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why no findXmlElement functions?



  • why no findXmlElement functions?

    class MyXmlStreamReader : public QXmlStreamReader
    {
    public:
        MyXmlStreamReader() : QXmlStreamReader() { }
        MyXmlStreamReader(QIODevice *device) : QXmlStreamReader(device) { }
        MyXmlStreamReader(const QByteArray &data) : QXmlStreamReader(data) { }
        MyXmlStreamReader(const QString &data) : QXmlStreamReader(data) { }
        MyXmlStreamReader(const char * data) : QXmlStreamReader(data) { }
        bool findXmlElement(QStringList path) {
            if (path.isEmpty()) {
                return false;
            }
            QString findName = path.at(0);
            while (!atEnd() && !hasError()) {
                readNextStartElement();
                if (findName == name()) {
                    if (path.size() == 1) {
                        return true;
                    } else {
                        return findXmlElement(path.mid(1));
                    }
                } else {
                    skipCurrentElement();
                }
            }
            return false;
        }
        bool findXmlElement(QList<QRegExp> path) { return false; }   // not implemented
    };
    

    Example
    xml-file

    <?xml version="1.0" encoding="UTF-16" ?>
    <persons>
        <person id="1">
            <firstname>John</firstname>
            <surname>Doe</surname>
            <email>john.doe@example.com</email>
            <website>http://en.wikipedia.org/wiki/John_Doe</website>
        </person>
        <person id="2">
            <firstname>Jane</firstname>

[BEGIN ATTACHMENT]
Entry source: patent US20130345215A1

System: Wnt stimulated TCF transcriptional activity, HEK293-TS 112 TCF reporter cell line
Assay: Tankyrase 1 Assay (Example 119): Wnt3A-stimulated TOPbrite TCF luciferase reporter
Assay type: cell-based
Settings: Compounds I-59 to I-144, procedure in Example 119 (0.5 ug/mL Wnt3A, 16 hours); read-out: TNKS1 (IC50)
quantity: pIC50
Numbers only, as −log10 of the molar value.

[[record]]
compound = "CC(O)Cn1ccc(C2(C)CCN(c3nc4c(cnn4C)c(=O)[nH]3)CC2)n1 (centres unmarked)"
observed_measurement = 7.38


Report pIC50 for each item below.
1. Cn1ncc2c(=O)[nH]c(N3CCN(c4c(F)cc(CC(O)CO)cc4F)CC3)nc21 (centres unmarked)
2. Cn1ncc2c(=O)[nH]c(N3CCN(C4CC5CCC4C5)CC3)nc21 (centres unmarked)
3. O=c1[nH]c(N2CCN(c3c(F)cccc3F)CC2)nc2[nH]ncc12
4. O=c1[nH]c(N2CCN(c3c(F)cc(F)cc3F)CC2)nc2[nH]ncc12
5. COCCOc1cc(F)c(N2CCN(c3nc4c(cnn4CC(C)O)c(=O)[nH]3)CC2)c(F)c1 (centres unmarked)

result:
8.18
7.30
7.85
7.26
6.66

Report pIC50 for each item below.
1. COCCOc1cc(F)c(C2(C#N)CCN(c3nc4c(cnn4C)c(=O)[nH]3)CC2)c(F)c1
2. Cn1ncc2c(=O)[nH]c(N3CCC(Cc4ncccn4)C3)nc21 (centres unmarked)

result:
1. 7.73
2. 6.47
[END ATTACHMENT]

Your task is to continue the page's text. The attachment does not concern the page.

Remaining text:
<surname>Doe</surname>
            <email>jane.doe@example.com</email>
            <website>http://en.wikipedia.org/wiki/John_Doe</website>
        </person>
        <person id="3">
            <firstname>Matti</firstname>
            <surname>Meikäläinen</surname>
            <email>matti.meikalainen@example.com</email>
            <website>http://fi.wikipedia.org/wiki/Matti_Meikäläinen</website>
        </person>
    </persons>
    

    code

    int main (int argc, char *argv[]) {
        QApplication a(argc, argv);
        QFile f("file.xml");
        f.open(QIODevice::ReadOnly);
        MyXmlStreamReader xml(&f);
        qDebug() << xml.findXmlElement(QStringList() << "persons" << "person" << "email");
        qDebug() << xml.tokenString() << xml.name() << xml.text();
        return 0;
    }
    


  • @fryn3 said in why no findXmlElement functions?:

    why no findXmlElement functions?

    What sort of an answer are you expecting to this? QXmlStreamReader does not provide "find" functions, it's a forward-only fast stream reader. Use https://doc.qt.io/qt-5/qdomdocument.html (e.g. elementsByTagName()) if you want more advanced capabilities after reading in a whole document. Otherwise you are are writing your own findXmlElement() methods, so what's the issue?



  • @JonB said in why no findXmlElement functions?:

    Use https://doc.qt.io/qt-5/qdomdocument.html (e.g. elementsByTagName()) if you want more advanced capabilities after reading in a whole document.

    The module is not actively maintained anymore. Please use the QXmlStreamReader and QXmlStreamWriter classes in Qt Core instead.